Don DeLillo covers by Noma Bar

21 Apr 2011

One of the illustrators that I really look up to is Noma Bar, an Israel-born illustrator based in London. His illustrations tackle politically charged issues with eloquence and wit. This post is mainly about new work from Noma, but I still want to refer to his brilliant book "Negative space" that I own and treasure.

Negative space

This book called Negative Space is basically a portfolio piece, consisting of full page illustrations, with a short introduction from Buzz Poole (managing editor at Mark Batty). You really get an excellent idea on how Noma Bar employs the technique of negative space on his clever illustrations. His illustrations convert complex topics into clean, provocative and revealing lines. You view them with ease but you'll not easily forget them. At the end of the book you get a peek into his sketchbooks so you'll get an idea what he does when he walks around. I'm sure you've seen his brilliantly witty and economical illustrations in The Guardian, The Economist and Esquire, or elsewhere on the net.

Some samples from Noma Bar's book Negative Space

Don DeLillo covers

Now that you have a pretty good idea on Noma Bar's work we can focus on some new illustration work. This work is about book covers done for Don DeLillo's latest novel, Point Omega, as well as his other books. Book site Picador asked design agency It's Nice That to tackle this task. They approached Noma Bar to do his clever double take illustration magic on these covers. I'll let them explain:

It seemed obvious that the subtlety and craft in Noma's work was the perfect vehicle to try and communicate DeLillo's intricate and often sinister subjects. We had interviewed Noma for a previous issue of our publication and were waiting for the right project to work with him on, and the DeLillo re-issues could not have fit more perfectly.

Great Jones Street book cover

Now that we know a bit more about how this collaboration came to life it seems interesting to me get an idea on how Noma Bar himself approached the task of creating these book covers. Noma Bar explains:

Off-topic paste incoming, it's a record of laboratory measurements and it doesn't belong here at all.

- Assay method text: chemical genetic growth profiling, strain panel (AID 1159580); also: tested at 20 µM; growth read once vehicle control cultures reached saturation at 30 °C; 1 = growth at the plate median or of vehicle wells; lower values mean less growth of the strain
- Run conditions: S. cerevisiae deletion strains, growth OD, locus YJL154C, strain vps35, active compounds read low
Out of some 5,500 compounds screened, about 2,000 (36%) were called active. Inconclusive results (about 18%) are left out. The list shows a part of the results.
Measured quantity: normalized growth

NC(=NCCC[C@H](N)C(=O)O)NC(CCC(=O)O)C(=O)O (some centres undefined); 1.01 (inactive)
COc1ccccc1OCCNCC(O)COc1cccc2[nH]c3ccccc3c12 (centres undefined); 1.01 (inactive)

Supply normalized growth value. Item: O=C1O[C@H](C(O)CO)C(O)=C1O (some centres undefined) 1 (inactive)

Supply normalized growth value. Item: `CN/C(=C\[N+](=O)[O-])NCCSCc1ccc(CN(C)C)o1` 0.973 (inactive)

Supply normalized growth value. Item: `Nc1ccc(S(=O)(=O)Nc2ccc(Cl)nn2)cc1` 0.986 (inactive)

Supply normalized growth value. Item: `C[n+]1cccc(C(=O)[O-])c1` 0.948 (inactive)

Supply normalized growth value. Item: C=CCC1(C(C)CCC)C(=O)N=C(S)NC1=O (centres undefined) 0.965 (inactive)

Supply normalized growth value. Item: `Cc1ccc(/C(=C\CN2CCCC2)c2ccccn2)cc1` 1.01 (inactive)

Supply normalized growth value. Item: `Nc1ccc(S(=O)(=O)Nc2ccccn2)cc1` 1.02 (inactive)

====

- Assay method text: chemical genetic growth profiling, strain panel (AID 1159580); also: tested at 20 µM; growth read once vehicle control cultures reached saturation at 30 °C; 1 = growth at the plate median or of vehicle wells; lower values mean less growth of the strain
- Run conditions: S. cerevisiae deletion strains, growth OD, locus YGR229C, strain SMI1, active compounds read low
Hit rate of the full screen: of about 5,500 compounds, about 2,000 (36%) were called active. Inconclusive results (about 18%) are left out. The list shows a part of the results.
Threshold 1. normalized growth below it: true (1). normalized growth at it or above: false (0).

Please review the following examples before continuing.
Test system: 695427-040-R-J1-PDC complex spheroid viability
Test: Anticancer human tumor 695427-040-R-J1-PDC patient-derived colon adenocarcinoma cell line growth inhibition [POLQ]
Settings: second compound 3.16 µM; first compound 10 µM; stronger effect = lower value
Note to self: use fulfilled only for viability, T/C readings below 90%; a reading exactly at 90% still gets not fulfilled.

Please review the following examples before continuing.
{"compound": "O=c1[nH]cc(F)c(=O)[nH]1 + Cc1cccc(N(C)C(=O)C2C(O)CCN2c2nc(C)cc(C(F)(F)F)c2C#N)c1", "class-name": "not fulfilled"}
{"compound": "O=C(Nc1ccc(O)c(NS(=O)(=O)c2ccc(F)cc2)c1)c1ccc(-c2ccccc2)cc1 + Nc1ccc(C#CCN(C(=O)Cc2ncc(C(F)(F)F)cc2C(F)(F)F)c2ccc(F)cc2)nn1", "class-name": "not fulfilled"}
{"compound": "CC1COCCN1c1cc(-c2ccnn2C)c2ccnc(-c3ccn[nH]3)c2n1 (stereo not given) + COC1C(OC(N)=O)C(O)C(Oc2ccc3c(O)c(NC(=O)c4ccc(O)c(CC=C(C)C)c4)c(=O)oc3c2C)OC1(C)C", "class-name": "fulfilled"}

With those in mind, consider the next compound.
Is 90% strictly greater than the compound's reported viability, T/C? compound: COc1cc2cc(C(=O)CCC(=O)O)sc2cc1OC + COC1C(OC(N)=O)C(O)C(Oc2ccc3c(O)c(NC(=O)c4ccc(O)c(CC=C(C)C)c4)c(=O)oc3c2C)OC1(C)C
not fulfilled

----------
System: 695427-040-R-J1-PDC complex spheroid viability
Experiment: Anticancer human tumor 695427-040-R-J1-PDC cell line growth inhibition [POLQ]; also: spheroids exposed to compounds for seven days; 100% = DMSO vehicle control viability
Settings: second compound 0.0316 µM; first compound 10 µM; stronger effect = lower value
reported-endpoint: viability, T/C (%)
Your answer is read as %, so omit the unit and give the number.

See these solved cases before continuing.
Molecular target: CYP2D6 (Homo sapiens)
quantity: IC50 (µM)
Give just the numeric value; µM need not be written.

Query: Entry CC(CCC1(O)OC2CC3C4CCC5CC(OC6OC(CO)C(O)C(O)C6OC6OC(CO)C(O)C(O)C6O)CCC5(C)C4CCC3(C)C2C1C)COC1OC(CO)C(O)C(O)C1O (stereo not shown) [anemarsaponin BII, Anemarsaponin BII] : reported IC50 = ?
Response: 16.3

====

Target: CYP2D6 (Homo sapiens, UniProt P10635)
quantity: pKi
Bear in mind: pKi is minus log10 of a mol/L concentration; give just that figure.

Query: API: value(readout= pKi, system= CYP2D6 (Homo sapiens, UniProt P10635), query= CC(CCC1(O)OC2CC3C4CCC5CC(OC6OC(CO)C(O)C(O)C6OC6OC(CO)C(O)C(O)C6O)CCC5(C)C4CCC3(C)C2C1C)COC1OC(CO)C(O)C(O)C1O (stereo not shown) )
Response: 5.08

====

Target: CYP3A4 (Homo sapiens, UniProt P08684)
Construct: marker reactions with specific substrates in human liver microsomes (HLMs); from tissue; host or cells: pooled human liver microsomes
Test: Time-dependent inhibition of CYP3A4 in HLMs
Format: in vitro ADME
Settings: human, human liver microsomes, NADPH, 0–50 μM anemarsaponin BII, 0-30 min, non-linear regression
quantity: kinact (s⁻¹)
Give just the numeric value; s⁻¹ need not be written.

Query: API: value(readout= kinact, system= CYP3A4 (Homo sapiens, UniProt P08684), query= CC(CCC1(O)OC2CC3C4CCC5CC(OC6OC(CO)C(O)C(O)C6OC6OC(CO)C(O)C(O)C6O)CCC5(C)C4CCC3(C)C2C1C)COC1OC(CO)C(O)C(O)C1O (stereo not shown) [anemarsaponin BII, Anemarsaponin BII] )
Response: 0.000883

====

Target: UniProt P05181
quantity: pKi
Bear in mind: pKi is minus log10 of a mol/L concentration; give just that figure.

My challenge was to create a range of ten books by Don DeLillo, a summary of more than 30 years of his writing. After a long process that involved reading, researching and sketching, I started to pull out some of the main elements of each story and tried to understand how Don DeLillo tailored them together. The result is a bold image for each cover that looks conventional at first, but at second glimpse reveals the whole story.

Running Dog book cover
What is it?

Is it Headphones? Gravestone? Musical note, or an open door? What I love about his work is that you need to take some time and discover the cleverness. It may require a second look etc, you need to absorb it. It may look easy on the surface to create this but I can assure it's not. Simplifying so that you are only left with enough lines the convey the message is never easy!

The Names book cover End Zone book cover Cosmopolis book cover Point Omega book cover The Body Artist book cover Underworld book cover White Noise Falling Man book cover

If you can't get enough of Noma Bar's illustrations I recommend that you go check Dutch Uncle, who represents Noma Bar's work. I'm pretty sure you'll not be disappointed.


  1. 1 George 21 Apr 2011

    There are some very impressive pieces in this post. The “Falling Man” one is particularly powerful, as the images of people falling from the towers is one of those sights that will likely forever be etched into my mind. The 11, the towers, and the falling victim come together in such a powerful fashion.